The sound of musicians with nothing to prove and everything to give.
Sarah Bee 2010-09-06
If years in dance music are like dog years (and they are), then Underworld might as well have come bouncing into the world a few minutes after the big bang. Barking is their first album in three years, almost an hour of new music, and it’s welcome indeed – it may underwhelm some fans, but it shouldn't.
It's a collective effort, in keeping with Underworld's history of collaboration, featuring an eclectic cast of co-producers including Lincoln Barrett aka High Contrast, Dubfire (half of Deep Dish) and trance maestro Paul Van Dyk. Barrett hauls the techno duo into the realm of drum'n'bass, and there are moments of Pendulum-ish fist-pumping, particularly on lead single Scribble. Always Loved a Film, meanwhile, is heavily redolent of lovable Canadian prog-house beastie deadmau5. Once leaders who sounded like nothing else, they're now content to mingle with the pack, soaking up influences and paying homage to their peers.
That shouldn't suggest that this isn't distinctively an Underworld album. It's still linear, euphoric and atmospheric, entwined with Karl Hyde's beatific vocals. Some of it – particularly oceanic centrepiece Between Stars – could almost be anyone, except for Hyde's characteristic intonation, swimming just below the surface of the mix as ever. It's frustratingly generic in spots, but always good. This is no one's idea of a lazily thrown-together or cynical project.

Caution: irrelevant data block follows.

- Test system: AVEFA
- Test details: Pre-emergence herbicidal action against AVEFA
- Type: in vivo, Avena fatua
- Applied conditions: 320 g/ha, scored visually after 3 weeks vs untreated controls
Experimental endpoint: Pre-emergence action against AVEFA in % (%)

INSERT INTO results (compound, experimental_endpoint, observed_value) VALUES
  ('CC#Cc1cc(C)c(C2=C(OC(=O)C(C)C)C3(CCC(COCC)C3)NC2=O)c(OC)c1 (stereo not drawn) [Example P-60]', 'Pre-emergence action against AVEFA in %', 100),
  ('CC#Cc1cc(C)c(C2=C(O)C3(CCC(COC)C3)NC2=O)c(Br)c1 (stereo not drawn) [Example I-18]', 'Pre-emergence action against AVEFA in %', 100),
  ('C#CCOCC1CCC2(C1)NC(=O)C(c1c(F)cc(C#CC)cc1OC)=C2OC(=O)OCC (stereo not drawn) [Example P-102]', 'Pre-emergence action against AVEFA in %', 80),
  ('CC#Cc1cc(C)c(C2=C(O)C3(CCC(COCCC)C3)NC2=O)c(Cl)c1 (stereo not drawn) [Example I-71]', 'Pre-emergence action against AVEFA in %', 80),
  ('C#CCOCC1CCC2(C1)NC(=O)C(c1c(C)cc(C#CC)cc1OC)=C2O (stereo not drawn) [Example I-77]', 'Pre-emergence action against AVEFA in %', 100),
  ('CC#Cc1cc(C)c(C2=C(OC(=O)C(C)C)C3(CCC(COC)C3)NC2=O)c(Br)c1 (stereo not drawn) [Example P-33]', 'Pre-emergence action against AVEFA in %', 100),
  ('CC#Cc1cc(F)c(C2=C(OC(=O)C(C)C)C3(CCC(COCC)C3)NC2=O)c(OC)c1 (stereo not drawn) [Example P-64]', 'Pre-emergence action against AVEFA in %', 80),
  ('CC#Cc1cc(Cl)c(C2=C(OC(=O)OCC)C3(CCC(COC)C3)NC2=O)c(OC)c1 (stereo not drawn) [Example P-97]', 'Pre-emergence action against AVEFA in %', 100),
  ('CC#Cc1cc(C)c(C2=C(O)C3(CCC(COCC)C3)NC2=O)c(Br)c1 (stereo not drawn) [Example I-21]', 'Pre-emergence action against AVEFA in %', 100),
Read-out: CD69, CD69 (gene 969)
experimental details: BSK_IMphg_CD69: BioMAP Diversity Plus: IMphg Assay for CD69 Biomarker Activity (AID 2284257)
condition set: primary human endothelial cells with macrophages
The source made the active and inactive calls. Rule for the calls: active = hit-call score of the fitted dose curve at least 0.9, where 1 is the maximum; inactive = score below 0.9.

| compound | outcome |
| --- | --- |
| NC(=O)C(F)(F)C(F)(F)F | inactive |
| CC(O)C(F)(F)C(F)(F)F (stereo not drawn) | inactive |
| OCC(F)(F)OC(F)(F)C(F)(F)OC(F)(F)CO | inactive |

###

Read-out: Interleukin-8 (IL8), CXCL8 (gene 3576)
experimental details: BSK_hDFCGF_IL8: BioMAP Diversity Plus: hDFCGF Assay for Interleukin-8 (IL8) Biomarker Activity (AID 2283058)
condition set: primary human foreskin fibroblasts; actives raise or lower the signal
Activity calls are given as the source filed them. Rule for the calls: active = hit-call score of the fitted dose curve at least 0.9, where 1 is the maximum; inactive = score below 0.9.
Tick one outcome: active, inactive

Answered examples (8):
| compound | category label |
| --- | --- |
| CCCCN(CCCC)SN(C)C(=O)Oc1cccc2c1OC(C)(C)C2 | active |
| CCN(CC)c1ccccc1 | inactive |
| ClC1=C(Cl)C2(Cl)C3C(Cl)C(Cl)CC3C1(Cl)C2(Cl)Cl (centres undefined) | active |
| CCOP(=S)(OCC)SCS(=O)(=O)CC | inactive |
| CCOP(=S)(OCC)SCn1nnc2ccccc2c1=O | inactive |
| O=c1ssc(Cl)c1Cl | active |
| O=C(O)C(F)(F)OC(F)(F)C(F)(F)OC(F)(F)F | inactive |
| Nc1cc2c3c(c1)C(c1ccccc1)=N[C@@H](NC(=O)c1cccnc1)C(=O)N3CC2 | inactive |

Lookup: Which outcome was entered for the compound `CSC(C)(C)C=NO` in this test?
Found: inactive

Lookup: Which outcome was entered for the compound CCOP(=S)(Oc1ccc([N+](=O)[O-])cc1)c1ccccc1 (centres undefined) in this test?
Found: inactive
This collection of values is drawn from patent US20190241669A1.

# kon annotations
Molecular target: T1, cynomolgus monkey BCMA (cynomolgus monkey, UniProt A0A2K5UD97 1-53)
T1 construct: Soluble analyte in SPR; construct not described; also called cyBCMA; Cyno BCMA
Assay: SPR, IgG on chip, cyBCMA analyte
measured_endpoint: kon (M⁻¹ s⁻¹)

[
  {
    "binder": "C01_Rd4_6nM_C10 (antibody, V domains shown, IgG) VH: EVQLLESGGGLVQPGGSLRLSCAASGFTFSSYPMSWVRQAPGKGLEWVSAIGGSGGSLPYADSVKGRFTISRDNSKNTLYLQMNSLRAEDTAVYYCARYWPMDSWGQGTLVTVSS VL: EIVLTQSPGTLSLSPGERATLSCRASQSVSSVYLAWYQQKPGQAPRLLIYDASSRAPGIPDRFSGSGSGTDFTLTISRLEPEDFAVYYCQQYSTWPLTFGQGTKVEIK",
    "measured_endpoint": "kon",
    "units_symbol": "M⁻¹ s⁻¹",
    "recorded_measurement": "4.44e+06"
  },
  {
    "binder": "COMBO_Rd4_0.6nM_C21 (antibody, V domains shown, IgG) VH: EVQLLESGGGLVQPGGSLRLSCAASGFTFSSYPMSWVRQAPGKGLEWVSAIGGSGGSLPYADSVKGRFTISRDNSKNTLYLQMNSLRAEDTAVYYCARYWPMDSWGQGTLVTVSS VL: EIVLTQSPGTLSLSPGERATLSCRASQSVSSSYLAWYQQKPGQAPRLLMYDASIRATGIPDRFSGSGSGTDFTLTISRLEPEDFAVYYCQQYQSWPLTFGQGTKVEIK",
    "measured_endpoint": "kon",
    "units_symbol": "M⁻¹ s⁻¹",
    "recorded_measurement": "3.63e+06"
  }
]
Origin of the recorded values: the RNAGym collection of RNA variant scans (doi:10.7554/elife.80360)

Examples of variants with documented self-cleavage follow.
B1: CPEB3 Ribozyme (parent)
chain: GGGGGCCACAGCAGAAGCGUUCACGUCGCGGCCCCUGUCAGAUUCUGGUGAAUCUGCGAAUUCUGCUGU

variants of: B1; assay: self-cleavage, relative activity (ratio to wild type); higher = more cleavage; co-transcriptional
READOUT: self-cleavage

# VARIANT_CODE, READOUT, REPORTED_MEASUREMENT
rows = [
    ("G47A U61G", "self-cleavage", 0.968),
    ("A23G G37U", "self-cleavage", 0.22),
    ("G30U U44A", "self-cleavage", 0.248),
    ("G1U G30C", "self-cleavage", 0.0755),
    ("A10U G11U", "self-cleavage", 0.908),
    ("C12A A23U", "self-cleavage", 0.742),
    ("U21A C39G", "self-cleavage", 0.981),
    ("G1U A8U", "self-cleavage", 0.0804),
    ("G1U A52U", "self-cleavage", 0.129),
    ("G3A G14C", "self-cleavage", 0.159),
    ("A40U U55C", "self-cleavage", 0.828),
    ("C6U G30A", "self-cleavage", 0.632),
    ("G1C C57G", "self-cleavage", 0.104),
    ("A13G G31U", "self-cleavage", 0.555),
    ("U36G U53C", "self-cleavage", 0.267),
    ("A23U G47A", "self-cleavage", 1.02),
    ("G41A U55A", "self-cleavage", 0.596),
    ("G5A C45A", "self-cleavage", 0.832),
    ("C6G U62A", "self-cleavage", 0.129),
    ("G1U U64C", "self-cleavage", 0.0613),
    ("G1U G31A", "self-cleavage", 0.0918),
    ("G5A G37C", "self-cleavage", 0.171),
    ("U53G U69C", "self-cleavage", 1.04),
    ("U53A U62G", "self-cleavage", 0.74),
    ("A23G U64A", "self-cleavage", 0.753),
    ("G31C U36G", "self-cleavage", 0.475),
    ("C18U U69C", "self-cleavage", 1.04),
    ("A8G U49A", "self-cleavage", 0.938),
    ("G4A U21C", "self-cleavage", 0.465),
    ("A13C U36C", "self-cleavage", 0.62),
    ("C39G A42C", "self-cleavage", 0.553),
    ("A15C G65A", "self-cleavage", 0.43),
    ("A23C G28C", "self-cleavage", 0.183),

The final two tracks move in a way only Underworld can achieve. Moon in Water features a monotonous rhythmic narration which would be disturbing if not for the sweet, everything's-gonna-be-fine stride of the backing. Then tremulous piano-based closer Louisiana delivers a farewell of such honest-to-gawd transcendent comedown teariness that one should not tackle it in a vulnerable late-night state without mop and bucket.
What Underworld always retain is a unique warmth that exudes in great generous pulses from everything they do. There's a lightness and a jollity about their music which combines with an unabashed poignancy, and there's a sense of deep contentment and peace about this album. They may not be sticking their necks out as pioneers now but it's not important – they are never less than themselves, and superficial quibbles aside this is the sound of musicians with nothing to prove and everything to give.
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